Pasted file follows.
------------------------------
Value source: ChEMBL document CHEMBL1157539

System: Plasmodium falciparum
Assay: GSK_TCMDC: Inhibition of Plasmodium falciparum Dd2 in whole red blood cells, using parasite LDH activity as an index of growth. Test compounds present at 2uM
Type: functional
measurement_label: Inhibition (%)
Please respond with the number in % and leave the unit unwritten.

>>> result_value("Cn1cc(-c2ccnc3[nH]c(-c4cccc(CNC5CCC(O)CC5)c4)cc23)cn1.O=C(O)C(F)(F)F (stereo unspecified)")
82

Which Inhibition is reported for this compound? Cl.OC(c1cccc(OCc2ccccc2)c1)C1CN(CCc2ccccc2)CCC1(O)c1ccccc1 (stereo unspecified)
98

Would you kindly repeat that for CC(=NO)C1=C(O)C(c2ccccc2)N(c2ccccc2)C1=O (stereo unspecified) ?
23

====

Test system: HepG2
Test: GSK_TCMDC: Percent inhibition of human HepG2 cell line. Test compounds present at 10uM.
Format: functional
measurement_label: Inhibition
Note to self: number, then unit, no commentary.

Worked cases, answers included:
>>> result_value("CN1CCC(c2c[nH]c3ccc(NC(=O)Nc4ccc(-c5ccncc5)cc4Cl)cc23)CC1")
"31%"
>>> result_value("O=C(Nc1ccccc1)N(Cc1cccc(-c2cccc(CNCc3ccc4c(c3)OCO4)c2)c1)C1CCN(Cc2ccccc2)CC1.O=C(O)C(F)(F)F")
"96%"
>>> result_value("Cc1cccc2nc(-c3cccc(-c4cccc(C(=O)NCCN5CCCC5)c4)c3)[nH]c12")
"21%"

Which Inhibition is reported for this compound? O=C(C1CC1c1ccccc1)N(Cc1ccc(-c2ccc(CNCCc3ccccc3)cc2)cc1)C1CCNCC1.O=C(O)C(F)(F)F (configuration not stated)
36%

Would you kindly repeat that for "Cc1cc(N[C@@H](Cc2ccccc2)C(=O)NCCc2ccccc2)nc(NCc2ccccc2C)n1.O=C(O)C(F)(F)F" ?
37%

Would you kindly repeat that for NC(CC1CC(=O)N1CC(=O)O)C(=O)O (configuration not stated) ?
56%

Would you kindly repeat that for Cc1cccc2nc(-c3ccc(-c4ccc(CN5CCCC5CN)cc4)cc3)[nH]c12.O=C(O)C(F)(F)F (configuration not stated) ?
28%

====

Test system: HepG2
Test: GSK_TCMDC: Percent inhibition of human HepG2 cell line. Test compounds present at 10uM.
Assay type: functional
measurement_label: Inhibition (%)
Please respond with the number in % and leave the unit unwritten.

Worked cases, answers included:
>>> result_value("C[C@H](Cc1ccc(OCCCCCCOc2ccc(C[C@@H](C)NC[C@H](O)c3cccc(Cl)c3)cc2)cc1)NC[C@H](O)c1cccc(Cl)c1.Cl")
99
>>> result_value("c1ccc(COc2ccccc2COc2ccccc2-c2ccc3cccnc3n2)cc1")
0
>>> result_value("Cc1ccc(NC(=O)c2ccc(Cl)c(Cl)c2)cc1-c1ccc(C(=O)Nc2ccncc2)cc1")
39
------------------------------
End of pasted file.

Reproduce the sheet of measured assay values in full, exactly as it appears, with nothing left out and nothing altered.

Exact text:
Value source: ChEMBL document CHEMBL1157539

System: Plasmodium falciparum
Assay: GSK_TCMDC: Inhibition of Plasmodium falciparum Dd2 in whole red blood cells, using parasite LDH activity as an index of growth. Test compounds present at 2uM
Type: functional
measurement_label: Inhibition (%)
Please respond with the number in % and leave the unit unwritten.

>>> result_value("Cn1cc(-c2ccnc3[nH]c(-c4cccc(CNC5CCC(O)CC5)c4)cc23)cn1.O=C(O)C(F)(F)F (stereo unspecified)")
82

Which Inhibition is reported for this compound? Cl.OC(c1cccc(OCc2ccccc2)c1)C1CN(CCc2ccccc2)CCC1(O)c1ccccc1 (stereo unspecified)
98

Would you kindly repeat that for CC(=NO)C1=C(O)C(c2ccccc2)N(c2ccccc2)C1=O (stereo unspecified) ?
23

====

Test system: HepG2
Test: GSK_TCMDC: Percent inhibition of human HepG2 cell line. Test compounds present at 10uM.
Format: functional
measurement_label: Inhibition
Note to self: number, then unit, no commentary.

Worked cases, answers included:
>>> result_value("CN1CCC(c2c[nH]c3ccc(NC(=O)Nc4ccc(-c5ccncc5)cc4Cl)cc23)CC1")
"31%"
>>> result_value("O=C(Nc1ccccc1)N(Cc1cccc(-c2cccc(CNCc3ccc4c(c3)OCO4)c2)c1)C1CCN(Cc2ccccc2)CC1.O=C(O)C(F)(F)F")
"96%"
>>> result_value("Cc1cccc2nc(-c3cccc(-c4cccc(C(=O)NCCN5CCCC5)c4)c3)[nH]c12")
"21%"

Which Inhibition is reported for this compound? O=C(C1CC1c1ccccc1)N(Cc1ccc(-c2ccc(CNCCc3ccccc3)cc2)cc1)C1CCNCC1.O=C(O)C(F)(F)F (configuration not stated)
36%

Would you kindly repeat that for "Cc1cc(N[C@@H](Cc2ccccc2)C(=O)NCCc2ccccc2)nc(NCc2ccccc2C)n1.O=C(O)C(F)(F)F" ?
37%

Would you kindly repeat that for NC(CC1CC(=O)N1CC(=O)O)C(=O)O (configuration not stated) ?
56%

Would you kindly repeat that for Cc1cccc2nc(-c3ccc(-c4ccc(CN5CCCC5CN)cc4)cc3)[nH]c12.O=C(O)C(F)(F)F (configuration not stated) ?
28%

====

Test system: HepG2
Test: GSK_TCMDC: Percent inhibition of human HepG2 cell line. Test compounds present at 10uM.
Assay type: functional
measurement_label: Inhibition (%)
Please respond with the number in % and leave the unit unwritten.

Worked cases, answers included:
>>> result_value("C[C@H](Cc1ccc(OCCCCCCOc2ccc(C[C@@H](C)NC[C@H](O)c3cccc(Cl)c3)cc2)cc1)NC[C@H](O)c1cccc(Cl)c1.Cl")
99
>>> result_value("c1ccc(COc2ccccc2COc2ccccc2-c2ccc3cccnc3n2)cc1")
0
>>> result_value("Cc1ccc(NC(=O)c2ccc(Cl)c(Cl)c2)cc1-c1ccc(C(=O)Nc2ccncc2)cc1")
39